How to Clean and Sterilize Baby Bottles

Pediatricians used to advise sterilizing bottles and parts for the first 6 weeks, which often led parents to buying steam sterilizers. This is now generally considered unnecessary, since washing in the dishwasher is likely to be hot enough to thoroughly remove any germs. (If you would like to be extra cautious, you can place bottles and parts in a big pot of boiling water for a few minutes – this is a good step for brand new bottles and pacifiers).

For everyday cleaning of small bottle parts (i.e. nipples and rings), you can either wash in the dishwasher or by hand. I typically avoid washing anything plastic in the dishwasher, but make an exception for bottle parts. That’s because the rings do not come into contact with milk, and the nipples are silicon, which should be able to withstand the heat of a dishwasher. To keep the parts together, a dishwasher basket specifically made for bottle parts can be helpful.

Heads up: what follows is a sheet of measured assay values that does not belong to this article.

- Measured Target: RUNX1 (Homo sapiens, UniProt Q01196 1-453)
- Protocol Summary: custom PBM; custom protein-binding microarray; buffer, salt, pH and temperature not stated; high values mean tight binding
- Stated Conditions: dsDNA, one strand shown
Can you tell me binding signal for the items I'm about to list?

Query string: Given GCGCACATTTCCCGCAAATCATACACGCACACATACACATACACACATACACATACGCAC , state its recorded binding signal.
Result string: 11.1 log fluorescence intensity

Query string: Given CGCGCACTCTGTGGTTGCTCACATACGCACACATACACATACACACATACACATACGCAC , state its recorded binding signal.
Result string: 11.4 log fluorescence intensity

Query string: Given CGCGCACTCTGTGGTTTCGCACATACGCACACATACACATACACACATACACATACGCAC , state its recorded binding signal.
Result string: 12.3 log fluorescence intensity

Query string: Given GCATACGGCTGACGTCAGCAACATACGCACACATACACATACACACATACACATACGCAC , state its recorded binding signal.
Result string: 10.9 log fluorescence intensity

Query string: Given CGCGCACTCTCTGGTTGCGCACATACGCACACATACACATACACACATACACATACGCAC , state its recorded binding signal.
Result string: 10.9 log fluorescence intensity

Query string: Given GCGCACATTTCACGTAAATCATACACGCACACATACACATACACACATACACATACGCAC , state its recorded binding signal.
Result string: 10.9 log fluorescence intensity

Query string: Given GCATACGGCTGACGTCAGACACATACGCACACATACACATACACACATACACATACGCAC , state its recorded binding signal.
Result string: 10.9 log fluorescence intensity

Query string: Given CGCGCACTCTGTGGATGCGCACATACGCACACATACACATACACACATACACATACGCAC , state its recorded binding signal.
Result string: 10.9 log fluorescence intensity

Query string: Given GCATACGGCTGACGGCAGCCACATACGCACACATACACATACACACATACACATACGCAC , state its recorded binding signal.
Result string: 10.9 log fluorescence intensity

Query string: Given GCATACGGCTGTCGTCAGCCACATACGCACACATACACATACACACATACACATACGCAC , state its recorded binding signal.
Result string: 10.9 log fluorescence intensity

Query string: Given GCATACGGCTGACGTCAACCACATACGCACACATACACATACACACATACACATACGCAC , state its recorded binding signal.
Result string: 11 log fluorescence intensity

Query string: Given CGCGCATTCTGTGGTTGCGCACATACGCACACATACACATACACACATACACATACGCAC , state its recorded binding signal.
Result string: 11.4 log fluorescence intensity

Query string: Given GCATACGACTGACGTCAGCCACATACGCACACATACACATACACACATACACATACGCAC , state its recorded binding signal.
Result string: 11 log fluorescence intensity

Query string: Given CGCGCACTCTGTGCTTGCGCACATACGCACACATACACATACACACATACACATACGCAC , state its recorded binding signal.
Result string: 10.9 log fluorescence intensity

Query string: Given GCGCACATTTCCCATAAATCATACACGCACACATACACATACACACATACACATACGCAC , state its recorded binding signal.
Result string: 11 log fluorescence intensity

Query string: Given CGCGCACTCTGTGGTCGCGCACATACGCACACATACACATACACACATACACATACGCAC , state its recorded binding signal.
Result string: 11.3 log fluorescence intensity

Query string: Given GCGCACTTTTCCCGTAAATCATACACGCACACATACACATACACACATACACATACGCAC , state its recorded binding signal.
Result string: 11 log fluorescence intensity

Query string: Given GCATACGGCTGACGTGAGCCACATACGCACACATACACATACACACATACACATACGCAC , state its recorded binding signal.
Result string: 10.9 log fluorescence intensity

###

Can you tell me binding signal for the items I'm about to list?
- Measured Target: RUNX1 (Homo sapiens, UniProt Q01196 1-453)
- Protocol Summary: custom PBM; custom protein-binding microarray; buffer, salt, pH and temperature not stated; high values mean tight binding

That said, I ended up hand washing nipples and rings, because I found it easier to get the nipples clean and they lasted longer. (I like this brush and drying rack)

To sterilize bottle parts in the early newborn phase, I placed the clean nipples and rings in a pyrex glass bowl and poured over boiling water, then drained after a few minutes.